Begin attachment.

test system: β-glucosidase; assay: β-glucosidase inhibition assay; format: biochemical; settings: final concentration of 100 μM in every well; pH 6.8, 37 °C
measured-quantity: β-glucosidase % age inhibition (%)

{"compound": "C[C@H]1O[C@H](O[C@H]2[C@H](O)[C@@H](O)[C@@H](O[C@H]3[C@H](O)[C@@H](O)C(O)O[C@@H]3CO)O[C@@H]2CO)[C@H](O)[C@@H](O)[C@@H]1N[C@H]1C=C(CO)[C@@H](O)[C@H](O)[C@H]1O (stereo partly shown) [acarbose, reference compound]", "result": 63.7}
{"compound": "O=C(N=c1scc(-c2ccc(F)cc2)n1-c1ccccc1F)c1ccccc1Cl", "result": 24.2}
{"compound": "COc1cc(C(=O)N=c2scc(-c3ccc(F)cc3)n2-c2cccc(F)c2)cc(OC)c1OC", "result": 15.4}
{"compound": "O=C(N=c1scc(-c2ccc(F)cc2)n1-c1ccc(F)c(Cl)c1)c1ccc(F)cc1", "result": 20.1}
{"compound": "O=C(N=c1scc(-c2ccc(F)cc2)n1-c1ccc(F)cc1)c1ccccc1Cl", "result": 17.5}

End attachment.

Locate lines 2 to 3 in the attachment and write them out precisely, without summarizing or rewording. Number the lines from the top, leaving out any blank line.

measured-quantity: β-glucosidase % age inhibition (%)

{"compound": "C[C@H]1O[C@H](O[C@H]2[C@H](O)[C@@H](O)[C@@H](O[C@H]3[C@H](O)[C@@H](O)C(O)O[C@@H]3CO)O[C@@H]2CO)[C@H](O)[C@@H](O)[C@@H]1N[C@H]1C=C(CO)[C@@H](O)[C@H](O)[C@H]1O (stereo partly shown) [acarbose, reference compound]", "result": 63.7}